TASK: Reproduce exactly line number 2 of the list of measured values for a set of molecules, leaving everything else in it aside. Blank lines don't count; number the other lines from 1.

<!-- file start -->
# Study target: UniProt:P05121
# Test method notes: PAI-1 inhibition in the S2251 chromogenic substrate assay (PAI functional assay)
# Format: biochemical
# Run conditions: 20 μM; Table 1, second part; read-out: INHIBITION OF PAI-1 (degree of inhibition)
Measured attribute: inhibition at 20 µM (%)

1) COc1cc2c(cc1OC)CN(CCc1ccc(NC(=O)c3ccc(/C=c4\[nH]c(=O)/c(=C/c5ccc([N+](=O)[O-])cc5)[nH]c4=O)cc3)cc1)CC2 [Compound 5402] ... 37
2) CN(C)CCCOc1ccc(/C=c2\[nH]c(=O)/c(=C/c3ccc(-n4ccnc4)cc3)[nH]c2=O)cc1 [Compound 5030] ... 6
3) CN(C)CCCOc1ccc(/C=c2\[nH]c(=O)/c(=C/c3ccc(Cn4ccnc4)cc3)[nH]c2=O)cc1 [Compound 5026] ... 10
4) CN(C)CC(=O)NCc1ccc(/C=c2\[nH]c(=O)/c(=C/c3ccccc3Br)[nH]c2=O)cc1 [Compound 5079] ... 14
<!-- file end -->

# Test method notes: PAI-1 inhibition in the S2251 chromogenic substrate assay (PAI functional assay)